The Big Idea: Jennifer Brozek

We all know what it’s like to be human — you’re doing it right now. And having the knowledge could make it difficult to imagine what it’s like to become human — to view that humanity from the outside, as it were. That was the mission of the writers who contributed to the anthology Human For a Day. And for how these writers managed this mighty task, anthology co-editor Jennifer Brozek is here to give you an inside view, and her own thoughts on how what the writers accomplished was different from her own assumptions of how they would do it.


What does it mean to be human?

This was not the question I meant to ask when I set out to create the anthology, Human for a Day. But it is the question that was answered by my authors.

Originally, I had the thought “What if something wasn’t human became human for a single day—what would that be like?” My thought pales in comparison to the stories I received. I was not thinking about the concept of being human. I was thinking of the transition from one state to the other and back again.

Every story tells the tale of being human for a day, but every story brings with it so much more. Becoming human is more than a transition of biology and sentience. It is an emotional epiphany on the part of the fictional character and the reader.

What does it mean to be human?

Before a thing can become human, it has to be something else first. You must know where you are coming from to know where you are going. I invited fantasy, horror, and science fiction authors to tell me the story they wanted to tell about becoming human; to bring in the aspects of humanity they thought were important or undeniable.

I also wanted as many points of view as I could get: animals, supernatural creatures, inanimate objects, and the artificially intelligent. I received these and more; cities come to life, comic book characters, legends, and even a book. Each point of view became a different facet of life.

What does it mean to be human?

This anthology answers that question in sixteen different ways. Some of the answers are tragic. Others are humorous. All of them made me sit back and think. Laughing and crying, I thought about the different aspects of humanity. What makes life precious and painful and lovely and ugly and every other emotion out there?

What I came away with was a better sense of life bordered by death. By giving such a short timeline—one day—I required each author to tell a tale of birth, life, and death. Though the stories ranged from the far past to the far future and into worlds that never were but could have been, there was single thread of familiarity. There was a sense of wonder and emotion that was at the heart of it all.

In the end, I discovered that becoming human was an emotional thing rather than simply a biological one.

That is the big idea.


Human For a Day: Amazon|Barnes & Noble|Powell’s

Visit Brozek’s Livejournal. Follow her on Twitter.

Whatever Shopping Guide 2011, Day 5: Charities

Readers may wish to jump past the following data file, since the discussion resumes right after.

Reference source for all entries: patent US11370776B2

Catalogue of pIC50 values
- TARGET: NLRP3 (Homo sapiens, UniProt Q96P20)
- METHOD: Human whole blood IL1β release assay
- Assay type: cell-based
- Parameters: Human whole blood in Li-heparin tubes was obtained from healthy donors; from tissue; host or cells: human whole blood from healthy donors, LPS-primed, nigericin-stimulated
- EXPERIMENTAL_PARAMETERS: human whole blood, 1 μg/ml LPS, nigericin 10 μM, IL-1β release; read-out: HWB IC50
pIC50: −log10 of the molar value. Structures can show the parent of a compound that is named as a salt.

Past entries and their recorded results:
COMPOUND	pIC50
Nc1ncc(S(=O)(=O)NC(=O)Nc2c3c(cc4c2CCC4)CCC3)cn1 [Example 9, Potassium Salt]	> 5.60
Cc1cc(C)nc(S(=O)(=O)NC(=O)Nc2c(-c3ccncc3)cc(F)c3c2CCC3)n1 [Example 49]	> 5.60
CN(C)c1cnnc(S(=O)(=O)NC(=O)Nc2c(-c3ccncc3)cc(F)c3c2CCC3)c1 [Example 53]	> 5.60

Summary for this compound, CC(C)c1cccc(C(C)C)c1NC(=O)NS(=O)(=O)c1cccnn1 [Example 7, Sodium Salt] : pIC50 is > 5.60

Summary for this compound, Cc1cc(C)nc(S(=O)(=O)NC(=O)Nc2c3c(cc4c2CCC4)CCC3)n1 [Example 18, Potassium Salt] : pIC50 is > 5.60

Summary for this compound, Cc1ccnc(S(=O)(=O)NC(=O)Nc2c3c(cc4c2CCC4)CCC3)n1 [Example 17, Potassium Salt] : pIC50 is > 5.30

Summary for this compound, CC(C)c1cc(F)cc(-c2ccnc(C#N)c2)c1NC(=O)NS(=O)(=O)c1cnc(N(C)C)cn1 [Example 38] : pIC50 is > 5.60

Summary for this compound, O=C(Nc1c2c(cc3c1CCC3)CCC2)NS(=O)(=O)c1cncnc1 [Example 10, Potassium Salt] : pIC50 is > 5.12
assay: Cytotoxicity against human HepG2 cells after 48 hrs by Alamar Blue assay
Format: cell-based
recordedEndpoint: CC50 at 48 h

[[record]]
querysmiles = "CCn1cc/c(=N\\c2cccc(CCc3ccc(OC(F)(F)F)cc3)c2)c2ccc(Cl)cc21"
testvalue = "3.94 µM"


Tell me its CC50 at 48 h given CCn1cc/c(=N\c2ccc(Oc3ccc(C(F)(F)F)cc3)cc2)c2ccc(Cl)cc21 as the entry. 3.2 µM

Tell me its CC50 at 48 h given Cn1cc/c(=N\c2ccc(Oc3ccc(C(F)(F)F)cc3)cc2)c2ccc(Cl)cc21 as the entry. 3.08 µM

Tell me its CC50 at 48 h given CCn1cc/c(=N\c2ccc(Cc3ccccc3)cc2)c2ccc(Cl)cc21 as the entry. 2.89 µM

For the last four days, the Whatever Shopping Guide 2011 has been about helping you find the perfect gifts for friends and loved ones. But today I’d like to remind folks that the season is also about helping those in need. So this final day is for charities. If you’re looking for a place to make a donation — or know of a charitable organization that would gladly accept a donation — this is the place for it.

How to contribute to this thread:

1. Anyone can contribute. If you are associated with or work for a charity, tell us about the charity. If there’s a charity you regularly contribute to or like for philosophical reasons, share with the crowd. This is open to everyone.

2. Focus on non-political charities, please. Which is to say, charities whose primary mission is not political — so, for example, an advocacy group whose primary thrust is education but who also lobbies lawmakers would be fine, but a candidate or political party or political action committee is not. The idea here is charities that exist to help people and/or make the world a better place for all of us.

Also, informal charities and fundraisers are fine, but please do your part to make sure you’re pointing people to a legitimate fundraiser and not a scam.

3. One post per person. In that post, you can list whatever charities you like, and more than one charity. Note also that the majority of Whatever’s readership is in the US/Canada, so I suggest focusing on charities available in North America.

4. Keep your description of the charity brief (there will be a lot of posts, I’m guessing) and entertaining. Imagine the person is in front of you as you tell them about the work and is interested but easily distracted.

5. You may include a link to a charity site if you like by using standard HTML link scripting. Be warned that if you include too many links (typically three or more) your post may get sent to the moderating queue. If this happens, don’t panic: I’ll be going in through the day to release moderated posts. Note that posts will occasionally go into the moderation queue semi-randomly; Don’t panic about that either.

6. Comment posts that are not about people promoting charities they like will be deleted, in order to keep the comment thread useful for people looking to find charities to contribute to.

All right, then: It’s the season of giving. Tell us where to give to make this a better place.